For women, healthcare means making time for self-care

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Soldrea Thompson

The growing focus on health and wellness has inspired more women to take better care of themselves, even while they continue to put their family's health first. This May, Women's Health Month serves as a reminder that healthcare for women is self-care.

Thanks to breast cancer organizations like Susan G. Komen, women are more aware of the things they should be doing to reduce their risk of developing breast cancer, a disease expected to kill 41,760 women in the U.S. in 2019.

Those preventive measures include yearly mammograms starting at age 40. The noninvasive imaging test is the best way to find breast cancer early when it's easier to treat. In South Carolina, women can have a mammogram without a doctor's referral order.

Once a baseline mammogram is taken, your physician can tell you if you have dense breasts, which increases your risk of breast cancer and makes it more difficult to detect tumors using traditional two-dimensional mammography.

If you are one of the nearly 50 percent of women with dense breast tissue, your doctor might recommend you have 3-D mammograms going forward. Also known as tomosynthesis, it has been shown to improve the radiologist's ability to diagnose breast cancer and reduce the number of false positives.

Along with an annual mammogram, women should have yearly checkups with a gynecologist that include clinical breast and pelvic exams. After age 65, you can visit your gynecologist every two years.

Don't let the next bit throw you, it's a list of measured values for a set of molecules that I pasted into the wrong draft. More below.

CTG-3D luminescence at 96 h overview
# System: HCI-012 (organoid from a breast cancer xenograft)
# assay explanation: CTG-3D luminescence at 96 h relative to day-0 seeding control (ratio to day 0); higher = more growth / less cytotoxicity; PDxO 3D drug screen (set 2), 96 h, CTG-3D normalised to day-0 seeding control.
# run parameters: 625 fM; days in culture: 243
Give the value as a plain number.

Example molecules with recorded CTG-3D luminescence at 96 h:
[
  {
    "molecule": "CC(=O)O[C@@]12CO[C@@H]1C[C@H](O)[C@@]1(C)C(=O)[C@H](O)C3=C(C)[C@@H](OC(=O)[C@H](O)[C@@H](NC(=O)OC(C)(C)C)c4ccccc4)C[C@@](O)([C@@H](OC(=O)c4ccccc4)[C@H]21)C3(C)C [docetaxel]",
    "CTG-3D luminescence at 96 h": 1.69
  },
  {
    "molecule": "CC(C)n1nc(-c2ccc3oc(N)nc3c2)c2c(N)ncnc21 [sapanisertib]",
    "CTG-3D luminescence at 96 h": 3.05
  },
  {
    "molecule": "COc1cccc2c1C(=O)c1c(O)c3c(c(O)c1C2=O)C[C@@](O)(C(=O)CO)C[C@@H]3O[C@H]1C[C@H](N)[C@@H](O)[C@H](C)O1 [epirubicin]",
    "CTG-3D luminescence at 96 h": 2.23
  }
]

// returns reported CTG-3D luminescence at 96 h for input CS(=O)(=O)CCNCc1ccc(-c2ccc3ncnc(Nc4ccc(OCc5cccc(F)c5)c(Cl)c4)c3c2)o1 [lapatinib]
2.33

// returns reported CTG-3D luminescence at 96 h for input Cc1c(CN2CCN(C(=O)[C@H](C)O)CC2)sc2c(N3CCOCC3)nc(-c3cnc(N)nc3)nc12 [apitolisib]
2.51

From age 21 to 29, women also should have a Pap smear every three years. Starting at age 30, some doctors will also test for certain types of human papillomavirus (HPV) that increase cervical cancer risk. The Pap/HPV test should be performed every five years until the age of 65, even if you have had the HPV vaccine.

Colorectal cancer is the second leading cause of cancer death in women, but it doesn't receive nearly the attention of breast cancer.

The American Cancer Society used to recommend colorectal cancer screening starting at age 50 for women at average risk of developing the disease. It's now age 45. If the test results are normal, colonoscopies should be performed every 10 years.

Because of the elevated sun exposure in the South, I also recommend annual skin cancer screenings with a dermatologist.

A nutritious diet will go a long way in helping maintain your health, but it's difficult to get all the nutrients and vitamins your body needs from food alone. I recommend women over 40 take 1,000 IUs of vitamin D and 1,000 mgs of calcium each day.

Before you begin taking any supplements, talk to your physician about your individual health issues.

And, of course, you should exercise regularly. The American Heart Association recommends at least 150 minutes of moderate-intensity physical activity a week.

Your mental health also should not be overlooked. Take a mental health break, which could include yoga or meditation, for at least 15 minutes a day. A little bit of downtime will help you live your best life.

Dr. Soldrea Thompson, a board-certified OB-GYN, practices with Beaufort Memorial Obstetrics and Gynecology Specialists and sees patients in both Bluffton and Beaufort.

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